The tree follows what is generally accepted regarding species evolution and whole genome duplications. The CID domain could be identified in Hemicordata and Echinodermata NCOA proteins, and since these species are more distantly related to the other animals in the tree they were used as outgroups in the analysis. After the divergence of these groups from the rest of the deuterostomes, the two vertebrate-specific whole genome duplications occurred. Our analysis suggests that the ancestral NCOA gene was first split into NCOA-1 and the ancestor of NCOA2 and 3, which were subsequently split into NCOA2 and NCOA3 in the second whole genome duplication. (The second copy of NCOA1 was lost from the genomes) The nodes are marked with a dark (1R) and light green circle (2R), respectively. The most recent node that we resurrected is the separation of Teleost fish NCOA3 from Tetrapod NCOA3 (marked with a light blue circle). A third round of whole genome duplications occurred later in the fish lineage (not marked) but the resulting NCOA proteins were not retained in the genome. The indicated resurrected nodes correspond to the same nodes as in the simplified Figure 2 in the main text.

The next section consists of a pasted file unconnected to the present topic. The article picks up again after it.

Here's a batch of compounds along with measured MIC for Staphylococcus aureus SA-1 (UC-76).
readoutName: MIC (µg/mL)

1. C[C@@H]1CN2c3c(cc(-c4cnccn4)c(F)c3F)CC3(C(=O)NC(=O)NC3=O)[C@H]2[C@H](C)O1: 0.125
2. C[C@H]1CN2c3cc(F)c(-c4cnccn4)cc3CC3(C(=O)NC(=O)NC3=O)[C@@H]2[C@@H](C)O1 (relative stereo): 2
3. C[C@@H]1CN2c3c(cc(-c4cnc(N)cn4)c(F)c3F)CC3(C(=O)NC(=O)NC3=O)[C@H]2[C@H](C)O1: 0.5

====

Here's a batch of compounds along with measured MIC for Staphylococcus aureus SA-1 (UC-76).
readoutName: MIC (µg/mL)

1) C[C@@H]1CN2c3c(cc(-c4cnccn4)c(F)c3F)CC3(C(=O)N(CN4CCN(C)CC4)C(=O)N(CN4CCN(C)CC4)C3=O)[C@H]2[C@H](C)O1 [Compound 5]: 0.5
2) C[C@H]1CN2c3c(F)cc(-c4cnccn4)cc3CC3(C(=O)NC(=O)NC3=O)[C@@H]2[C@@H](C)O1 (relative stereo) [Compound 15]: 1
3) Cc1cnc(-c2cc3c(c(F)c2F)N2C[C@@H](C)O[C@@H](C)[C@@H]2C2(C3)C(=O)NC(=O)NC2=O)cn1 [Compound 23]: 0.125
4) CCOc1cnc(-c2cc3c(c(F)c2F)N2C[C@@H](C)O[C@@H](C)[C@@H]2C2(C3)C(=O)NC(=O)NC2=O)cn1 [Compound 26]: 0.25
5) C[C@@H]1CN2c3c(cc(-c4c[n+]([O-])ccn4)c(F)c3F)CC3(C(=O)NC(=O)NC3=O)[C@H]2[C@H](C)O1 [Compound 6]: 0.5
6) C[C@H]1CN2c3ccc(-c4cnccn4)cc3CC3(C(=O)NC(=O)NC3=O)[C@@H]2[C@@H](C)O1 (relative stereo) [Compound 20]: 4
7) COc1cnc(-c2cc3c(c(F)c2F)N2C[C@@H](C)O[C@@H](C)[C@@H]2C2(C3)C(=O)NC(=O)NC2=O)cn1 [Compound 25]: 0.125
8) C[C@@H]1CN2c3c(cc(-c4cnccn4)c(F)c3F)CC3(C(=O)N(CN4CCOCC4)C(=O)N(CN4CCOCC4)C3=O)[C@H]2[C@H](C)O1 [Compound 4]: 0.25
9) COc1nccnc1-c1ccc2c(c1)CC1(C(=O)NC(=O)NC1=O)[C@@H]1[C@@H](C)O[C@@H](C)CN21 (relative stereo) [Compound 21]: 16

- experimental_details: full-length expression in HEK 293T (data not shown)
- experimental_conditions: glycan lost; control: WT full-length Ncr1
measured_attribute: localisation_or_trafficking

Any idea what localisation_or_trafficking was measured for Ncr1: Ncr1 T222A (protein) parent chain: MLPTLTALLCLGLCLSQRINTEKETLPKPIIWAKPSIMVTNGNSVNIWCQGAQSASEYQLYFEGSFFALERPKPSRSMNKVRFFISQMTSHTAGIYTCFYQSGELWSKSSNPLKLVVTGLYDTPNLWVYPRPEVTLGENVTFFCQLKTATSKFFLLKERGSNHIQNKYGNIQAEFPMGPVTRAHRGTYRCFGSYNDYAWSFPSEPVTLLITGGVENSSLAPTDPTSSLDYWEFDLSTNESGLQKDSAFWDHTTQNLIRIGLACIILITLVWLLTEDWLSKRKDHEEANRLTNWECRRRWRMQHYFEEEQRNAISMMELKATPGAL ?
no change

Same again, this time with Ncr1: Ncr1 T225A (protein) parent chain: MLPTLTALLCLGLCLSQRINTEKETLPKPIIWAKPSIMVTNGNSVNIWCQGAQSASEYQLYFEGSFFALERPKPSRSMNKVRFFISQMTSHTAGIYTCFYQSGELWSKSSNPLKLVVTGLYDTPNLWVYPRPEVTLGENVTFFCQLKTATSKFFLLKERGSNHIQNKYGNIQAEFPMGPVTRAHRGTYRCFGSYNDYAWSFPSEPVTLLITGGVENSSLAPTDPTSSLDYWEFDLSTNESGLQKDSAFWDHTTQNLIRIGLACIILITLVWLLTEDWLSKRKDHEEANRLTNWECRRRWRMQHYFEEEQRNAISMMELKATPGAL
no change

https://doi.org/10.7554/eLife.16059.010
Amino acid substitutions in different domains in CREBBP/p300 and NCOA as a function of time.

The predicted ancient sequences for distinct domains in CREBBP/p300 (A and B) and NCOA (C) were used to calculate the number of substitutions and indels between each evolutionary node (Deuterostome/protostome, D/P; 1R; 2R; Fish/tetrapod, F/T; and present day) in a particular lineage (human and zebrafish CREBBP and human and zebrafish NCOA3, respectively). The alignment and trees used to resurrect HAT, KIX, RING/PHD and TAZ1 were the ones optimized for NCBD. Similarly, the alignment and trees used to resurrect Pas-A were the ones optimized for the CID domain. The number of substitutions plus indels were normalized against the number of amino acid residues in each domain and the accumulated fraction of sequence changes plotted versus historical time. Both 1R and 2R occurred around 450 million Myr ago and the distance between them in panel C (10 Myr) is arbitrary.

https://doi.org/10.7554/eLife.16059.011
Structural alignment of two CID/NCBD complexes.

(A) Superimposition of the structures of two complexes solved by NMR: CREBBP NCBD (Light blue)-NCOA1 CID (Yellow) (2C52) and CREBBP NCBD (Dark blue)-NCOA3 CID (Red) (1KBH). The complexes contain a hydrophobic core formed by residues from the respective protein domain. (B) Superimposition of NCBD from the complexes shows that in particular Nα1 and Nα2 align very well. (C) Superimposition of the NCBD-bound conformations of NCOA1 CID and NCOA3 CID. Whereas Cα1 from both complexes align well, the C-terminal regions of the CID domains occupy different positions.

https://doi.org/10.7554/eLife.16059.012
Biophysical characterization of ancient and extant CID and NCBD domains.